The threat is real: Have you completed these two business continuity tasks?

As a CIO of a health system for 15 years, I understand the value of business continuity. Last year alone, the U.S. experienced numerous adverse events, including 14 different natural disasters, ranging from hurricanes to wildfires to winter storms. What’s more, healthcare is one of the most targeted industries for malware attacks, such as the ransomware attack impacting 85,000 patients in California, or the misconfigured FTP server exposing data of 205,000 patients.

Business continuity and disaster recovery planning remains a top-of-mind concern for hospitals. In fact, last year 67 percent of CISOs believed a cybersecurity attack would happen at their organization.

The threat is real and healthcare leaders know it. Here are two crucial tasks that I’ve found every healthcare IT leader/professional should complete to ensure their organization is prepared.

1. Have you calculated the cost of downtime?

Every organization has a unique set of disaster recovery and business continuity requirements. Yet many are expected to have 99.999 percent availability, which equates to approximately 5 minutes of unscheduled downtime annually.

This expectation of near-zero downtime poses challenges when justifying IT budgets and the costs associated with ensuring this level of availability and/or recovery. According to a 2016 report from the Ponemon Institute, the total cost of a single, unplanned outage for healthcare organizations is $918,000. Your budget might never be large enough to invest in resources and redundancy for every system and application, or to prevent every possible disaster.

How to quantify the cost of downtime

Quantifying the cost of downtime is a good strategy to defend budgeting for these costs, especially for resources that you’ve prioritized for mission-critical applications. Here are a few cost factors to consider:

  • Employee productivity: You can calculate the labor cost, including overtime (during downtime and recovery) for employees who would be impacted using the formula below. (Factor this at 50 percent if your employees could work on other tasks during downtime).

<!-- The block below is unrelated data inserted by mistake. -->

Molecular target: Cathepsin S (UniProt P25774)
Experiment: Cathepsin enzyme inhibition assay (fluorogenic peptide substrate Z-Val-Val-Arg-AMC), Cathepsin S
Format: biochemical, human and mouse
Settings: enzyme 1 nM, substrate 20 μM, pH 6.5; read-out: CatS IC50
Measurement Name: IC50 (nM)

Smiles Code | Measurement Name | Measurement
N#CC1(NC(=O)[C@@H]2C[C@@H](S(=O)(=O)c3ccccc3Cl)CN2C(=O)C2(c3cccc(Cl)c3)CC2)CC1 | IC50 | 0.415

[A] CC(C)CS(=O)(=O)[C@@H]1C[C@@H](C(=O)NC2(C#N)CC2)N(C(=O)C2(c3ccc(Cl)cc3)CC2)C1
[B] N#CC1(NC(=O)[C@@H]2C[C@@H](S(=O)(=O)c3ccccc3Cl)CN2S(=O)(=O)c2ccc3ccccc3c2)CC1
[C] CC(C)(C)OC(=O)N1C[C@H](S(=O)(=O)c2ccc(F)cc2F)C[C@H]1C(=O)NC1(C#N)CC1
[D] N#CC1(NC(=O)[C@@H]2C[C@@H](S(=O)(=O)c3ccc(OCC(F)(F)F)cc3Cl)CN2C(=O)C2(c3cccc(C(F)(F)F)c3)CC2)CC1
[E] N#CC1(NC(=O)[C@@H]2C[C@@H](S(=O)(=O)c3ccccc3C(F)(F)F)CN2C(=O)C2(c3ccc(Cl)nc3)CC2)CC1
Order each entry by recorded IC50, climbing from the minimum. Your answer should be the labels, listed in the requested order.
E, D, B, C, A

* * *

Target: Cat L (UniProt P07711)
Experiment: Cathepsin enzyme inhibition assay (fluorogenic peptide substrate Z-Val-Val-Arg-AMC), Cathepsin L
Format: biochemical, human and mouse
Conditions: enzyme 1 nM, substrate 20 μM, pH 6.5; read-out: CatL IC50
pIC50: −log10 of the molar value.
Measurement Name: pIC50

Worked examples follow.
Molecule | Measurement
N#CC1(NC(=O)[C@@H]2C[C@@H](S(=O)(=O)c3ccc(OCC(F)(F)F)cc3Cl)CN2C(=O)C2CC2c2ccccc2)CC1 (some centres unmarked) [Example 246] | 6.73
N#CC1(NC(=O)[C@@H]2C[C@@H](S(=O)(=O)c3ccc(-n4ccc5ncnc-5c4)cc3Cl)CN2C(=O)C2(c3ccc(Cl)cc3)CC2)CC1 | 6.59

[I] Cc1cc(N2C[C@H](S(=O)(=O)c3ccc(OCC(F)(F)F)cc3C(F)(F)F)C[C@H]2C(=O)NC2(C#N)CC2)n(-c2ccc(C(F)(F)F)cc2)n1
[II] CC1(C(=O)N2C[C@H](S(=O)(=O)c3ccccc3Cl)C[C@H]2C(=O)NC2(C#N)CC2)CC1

• Loss of business/revenue: Some calculate this using average revenue per minute (ARPM), or as shown, by estimating the total annual cost of outage (multiplying lost revenue by the total expected annual hours of outage).
  • IT recovery costs and restoring systems (out-of-warranty acquisition costs).
  • Costs associated with potential compliance violations.
  • Outside vendor and consulting costs.

Some hidden costs you may not have thought about include customer dissatisfaction, damage to your brand/reputation (including negative press), and lowered employee morale or turnover.

  • P= number of people affected, E= average percentage they’re affected, R= average employee cost per hour, H= number of hours of outage
  • GR= gross yearly revenue, TH=total yearly business hours, I= percentage impact (high % means billing stops, lose customers, negative press, etc.), H=number of hours of outage

2. Develop a plan by identifying risk

Every day hospital care teams respond to emergency situations requiring immediate action— often when a minute can mean the difference between life and death. As physicians, nurses, and caregivers respond to code calls and other important notifications, your hospital is most likely tracking response times, evaluating workflows and current technology, and identifying areas you could improve. This type of analysis can allow care teams to respond more efficiently and quickly to patient events, such as a code STEMI (ST-elevated myocardial infarction) for heart attack patients.

Each of these common code calls and alerts may be put at risk by events ranging from natural disaster, terror and security threats, power outages, and more. Every organization is vulnerable to potential disasters. Every organization should prepare their business continuity plan to be adaptable to a wide range of possible risks. Here are some common code calls, disaster events, and other disruptions that a business continuity plan should address.

Types of Risk

In addition, outcomes from some of these events can lead to loss of access to your physical building, medical equipment, paper or electronic health records (including billing, scheduling, and patient charts); unavailable staff members; and third-party data breach.

Developing your plan is the first step to successful business continuity—the second step involves testing your plan.

Woman’s Hospital confronted a disaster scenario in early August 2016, when Louisiana faced a severe weather system resulting in record-level flooding.

Read how Woman’s Hospital put their communication infrastructure to the test »

Your next step

Our advice is to use your position as a healthcare IT leader to ensure your organization is prepared.

Murphy’s Law reminds us that however much we invest in and prepare our business continuity plan—we never eliminate all risk. Emergent cybersecurity risks, and the increasing complexity of hospital IT systems have raised the alarm among healthcare leaders, who can no longer leave management of business continuity to IT departments alone. Disruptive and adverse events are no longer events of chance, and healthcare leaders must face the changing needs of business continuity.